Unionized stage workers, who handle everything from lighting to set design and construction, have been without a contract since the end of 2010. After negotiations failed they were legally locked out by the city Saturday.

A letter taped to the front door, addressed to the union president, stated: “St. Lawrence Centre regrets having to take this step and is open to resuming bargaining as soon as possible. It is our sincere belief that operating efficiencies can be negotiated in order to meet the budget requirements . . .”

Only hours before the lockout, Toronto Mayor Rob Ford went on a TV talk show Friday and stated he would like to sell one or more of the three city-owned theatres, even though they are profitable for the city.

Highly-publicized KPMG reports addressed by the city this summer suggested as part of Toronto’s possible cost-cutting measures, three city-run theatres could be either sold or consolidated — the St. Lawrence Centre for the Arts, the Sony Centre and the Toronto Centre for the Arts.

Arts groups have feared Ford would demand deep cuts to arts funding as part of his commitment to lowering costs.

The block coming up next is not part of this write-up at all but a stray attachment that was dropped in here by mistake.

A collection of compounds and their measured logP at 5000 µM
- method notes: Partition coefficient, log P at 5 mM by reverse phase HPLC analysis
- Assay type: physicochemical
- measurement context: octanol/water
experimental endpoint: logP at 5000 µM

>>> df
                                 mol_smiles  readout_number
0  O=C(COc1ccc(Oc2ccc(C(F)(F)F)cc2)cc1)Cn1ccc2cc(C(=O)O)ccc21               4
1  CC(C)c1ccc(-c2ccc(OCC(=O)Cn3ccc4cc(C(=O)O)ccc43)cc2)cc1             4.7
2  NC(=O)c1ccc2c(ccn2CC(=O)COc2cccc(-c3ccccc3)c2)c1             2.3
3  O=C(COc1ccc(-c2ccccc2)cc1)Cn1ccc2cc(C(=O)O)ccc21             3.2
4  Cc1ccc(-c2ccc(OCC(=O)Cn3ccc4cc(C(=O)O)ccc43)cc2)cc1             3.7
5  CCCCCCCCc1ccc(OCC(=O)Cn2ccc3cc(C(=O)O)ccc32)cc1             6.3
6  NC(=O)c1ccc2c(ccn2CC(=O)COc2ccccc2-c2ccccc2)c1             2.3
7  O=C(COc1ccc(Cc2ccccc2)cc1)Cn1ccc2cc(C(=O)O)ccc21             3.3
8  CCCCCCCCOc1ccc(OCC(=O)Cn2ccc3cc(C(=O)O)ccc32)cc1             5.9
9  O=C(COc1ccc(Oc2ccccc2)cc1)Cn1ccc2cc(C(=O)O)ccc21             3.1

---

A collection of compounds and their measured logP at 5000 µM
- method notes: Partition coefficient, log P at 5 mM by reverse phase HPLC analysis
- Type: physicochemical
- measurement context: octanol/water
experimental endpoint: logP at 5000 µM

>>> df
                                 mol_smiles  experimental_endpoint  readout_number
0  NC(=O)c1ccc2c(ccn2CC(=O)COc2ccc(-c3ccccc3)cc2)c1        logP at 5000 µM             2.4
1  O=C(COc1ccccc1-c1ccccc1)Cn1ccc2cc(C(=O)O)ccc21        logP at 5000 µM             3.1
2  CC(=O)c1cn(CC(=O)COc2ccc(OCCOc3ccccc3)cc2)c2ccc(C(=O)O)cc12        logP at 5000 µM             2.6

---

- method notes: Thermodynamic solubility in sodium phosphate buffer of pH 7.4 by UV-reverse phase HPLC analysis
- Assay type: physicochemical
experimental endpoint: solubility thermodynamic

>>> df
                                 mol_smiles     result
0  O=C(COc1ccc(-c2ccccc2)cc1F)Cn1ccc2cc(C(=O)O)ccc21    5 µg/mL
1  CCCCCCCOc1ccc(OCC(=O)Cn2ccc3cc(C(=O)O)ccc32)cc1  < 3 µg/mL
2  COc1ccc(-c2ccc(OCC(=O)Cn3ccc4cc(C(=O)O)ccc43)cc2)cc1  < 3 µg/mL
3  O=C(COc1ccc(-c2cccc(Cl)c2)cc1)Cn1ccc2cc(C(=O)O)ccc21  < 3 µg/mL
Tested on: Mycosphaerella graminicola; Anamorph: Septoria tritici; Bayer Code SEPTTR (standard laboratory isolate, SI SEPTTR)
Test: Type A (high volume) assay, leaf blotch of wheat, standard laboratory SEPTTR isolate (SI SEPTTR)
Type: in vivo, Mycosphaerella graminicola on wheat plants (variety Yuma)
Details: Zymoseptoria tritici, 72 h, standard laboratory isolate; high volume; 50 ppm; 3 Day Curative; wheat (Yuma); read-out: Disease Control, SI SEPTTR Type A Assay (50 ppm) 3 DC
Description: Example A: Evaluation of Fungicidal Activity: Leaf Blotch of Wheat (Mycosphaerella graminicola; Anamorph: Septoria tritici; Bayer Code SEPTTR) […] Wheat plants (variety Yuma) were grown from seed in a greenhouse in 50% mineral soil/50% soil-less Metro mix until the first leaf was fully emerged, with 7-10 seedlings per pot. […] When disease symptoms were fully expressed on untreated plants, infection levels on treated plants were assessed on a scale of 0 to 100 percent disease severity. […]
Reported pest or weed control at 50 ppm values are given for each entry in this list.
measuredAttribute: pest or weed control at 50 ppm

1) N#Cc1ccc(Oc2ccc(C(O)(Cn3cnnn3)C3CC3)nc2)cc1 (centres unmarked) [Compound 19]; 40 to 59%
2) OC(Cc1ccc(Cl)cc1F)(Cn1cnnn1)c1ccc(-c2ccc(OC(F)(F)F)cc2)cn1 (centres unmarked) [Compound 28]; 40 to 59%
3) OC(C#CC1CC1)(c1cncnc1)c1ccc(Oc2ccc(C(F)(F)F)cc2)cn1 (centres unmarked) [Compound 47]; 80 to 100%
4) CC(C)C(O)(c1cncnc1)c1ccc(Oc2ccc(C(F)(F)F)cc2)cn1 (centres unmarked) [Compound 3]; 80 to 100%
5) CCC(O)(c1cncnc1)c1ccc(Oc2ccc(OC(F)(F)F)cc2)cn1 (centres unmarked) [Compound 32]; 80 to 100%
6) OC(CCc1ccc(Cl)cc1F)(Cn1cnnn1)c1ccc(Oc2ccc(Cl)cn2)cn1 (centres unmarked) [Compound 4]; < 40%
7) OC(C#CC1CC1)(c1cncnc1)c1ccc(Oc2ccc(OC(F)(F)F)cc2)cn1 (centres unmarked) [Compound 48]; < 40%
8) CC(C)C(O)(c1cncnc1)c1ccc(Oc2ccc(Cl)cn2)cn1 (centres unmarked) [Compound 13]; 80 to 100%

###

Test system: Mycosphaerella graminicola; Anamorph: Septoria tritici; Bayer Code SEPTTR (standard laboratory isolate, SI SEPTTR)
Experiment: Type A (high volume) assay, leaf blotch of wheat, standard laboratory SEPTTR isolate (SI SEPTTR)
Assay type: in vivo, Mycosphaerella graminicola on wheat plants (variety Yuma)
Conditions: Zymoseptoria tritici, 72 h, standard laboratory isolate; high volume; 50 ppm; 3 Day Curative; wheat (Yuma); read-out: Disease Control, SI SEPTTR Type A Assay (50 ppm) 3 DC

Shows at the popular St. Lawrence Centre may be in jeopardy. But the centre’s general manager, Jim Roe, who wrote the letter, told the Star that a deal would hopefully be reached before the next scheduled show, a private performance in early September. According to the facility’s website, the next public show, Mamaloshen, starring iconic Broadway performer Mandy Patinkin, is scheduled for Sept. 17.

“We’re going to look at ways to put it on (if staff are still locked out) — hiring staff, using management in certain roles.”

Toronto city councillor Gary Crawford, who sits on the centre’s board, said the lockout is largely due to high costs and the city’s recent commitment to finding efficiencies.

“I am a practising artist,” Crawford told the Star after the lockout. “I am a painter, a visual artist by profession and a musician. I support the arts. But as a city councillor and a board member I am very much in support of management on this decision. It’s crucial for the long-term viability.”